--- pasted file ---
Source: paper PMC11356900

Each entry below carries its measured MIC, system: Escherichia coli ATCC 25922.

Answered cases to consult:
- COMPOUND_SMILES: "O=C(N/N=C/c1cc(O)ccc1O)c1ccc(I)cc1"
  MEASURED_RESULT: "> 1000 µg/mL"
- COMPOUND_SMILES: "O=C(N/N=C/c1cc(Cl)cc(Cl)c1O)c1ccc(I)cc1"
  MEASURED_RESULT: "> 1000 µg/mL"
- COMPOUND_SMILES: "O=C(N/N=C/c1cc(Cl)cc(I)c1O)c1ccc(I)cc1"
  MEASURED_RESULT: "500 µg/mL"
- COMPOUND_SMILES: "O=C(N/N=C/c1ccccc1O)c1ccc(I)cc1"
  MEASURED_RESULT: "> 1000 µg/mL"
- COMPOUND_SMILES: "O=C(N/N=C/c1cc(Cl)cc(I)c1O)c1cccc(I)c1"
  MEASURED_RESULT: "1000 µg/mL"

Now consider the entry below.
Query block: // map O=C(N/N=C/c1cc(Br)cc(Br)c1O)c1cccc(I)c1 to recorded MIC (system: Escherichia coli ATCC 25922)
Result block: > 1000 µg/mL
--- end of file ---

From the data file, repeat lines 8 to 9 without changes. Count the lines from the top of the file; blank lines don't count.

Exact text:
- COMPOUND_SMILES: "O=C(N/N=C/c1cc(Cl)cc(I)c1O)c1ccc(I)cc1"
  MEASURED_RESULT: "500 µg/mL"